Effect of dental implant therapy on the preservation of orofacial tissues: A systematic review and meta-analysis.

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Clinical Oral Implants Research


alveolar bone resorption, dental implant, implant therapy, masseter muscle thickness, orofacial tissue, tooth survival







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OBJECTIVE: Fundamentally, this review addresses the following question: In partially or fully edentulous patients, do implant-supported dental prostheses preserve orofacial tissues when compared to conventional prostheses or no therapy?

MATERIALS AND METHODS: This study was conducted according to the 2020 PRISMA guidelines for systematic reviews. Electronic searches were conducted at PubMed and Embase databases followed by manual search. Clinical studies comparing the effect of implant-supported prostheses with conventional rehabilitation or no treatment on alveolar bone resorption, remaining teeth, and jaw muscle thickness were considered for inclusion. A qualitative synthesis was conducted with all included studies, and data from selected studies were pooled quantitatively to perform a meta-analysis.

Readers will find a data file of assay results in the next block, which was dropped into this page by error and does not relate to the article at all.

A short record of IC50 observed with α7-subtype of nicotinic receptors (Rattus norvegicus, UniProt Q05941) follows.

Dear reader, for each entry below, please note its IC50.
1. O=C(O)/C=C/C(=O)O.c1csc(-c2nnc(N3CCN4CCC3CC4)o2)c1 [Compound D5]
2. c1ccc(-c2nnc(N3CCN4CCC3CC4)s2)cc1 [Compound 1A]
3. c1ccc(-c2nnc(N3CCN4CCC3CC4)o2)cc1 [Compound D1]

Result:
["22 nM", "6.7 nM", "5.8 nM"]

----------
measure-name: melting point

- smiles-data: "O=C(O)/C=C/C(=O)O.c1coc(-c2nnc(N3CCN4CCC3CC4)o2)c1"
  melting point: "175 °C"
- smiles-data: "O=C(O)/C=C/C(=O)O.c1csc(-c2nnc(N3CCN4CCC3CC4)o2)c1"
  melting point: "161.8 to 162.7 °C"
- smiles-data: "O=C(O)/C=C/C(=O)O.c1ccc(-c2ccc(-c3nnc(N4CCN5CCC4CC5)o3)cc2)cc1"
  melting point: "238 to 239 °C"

RESULTS: A total of 14 studies were selected for analysis. Six studies reported on the effect of implant therapy on alveolar bone resorption (n = 453), six on the remaining teeth (n = 1014), while four studies evaluated masseter muscle thickness (n = 158). The results of the meta-analyses assessing alveolar bone resorption in the posterior mandible and in the anterior area of the maxilla, both fixed and random effects models, yielded no benefit of rehabilitation with implant-supported prostheses when compared to conventional prostheses. For masseter bone thickness, however, a significant benefit for implant-supported prosthesis was observed.

CONCLUSIONS: This systematic review and meta-analysis were unable to unequivocally answer the focus question. There are some indicators of the benefit of implant-supported prostheses over conventional prostheses or no therapy in preserving orofacial tissues, particularly for masseter muscle thickness. However, the evidence is still insufficient to confirm such perception.


The authors would like to express their gratitude to the International Team for Implantology (ITI), Dr. Martin Schimmel, and Dr. Mauricio Araújo for their support and contribution to this manuscript.



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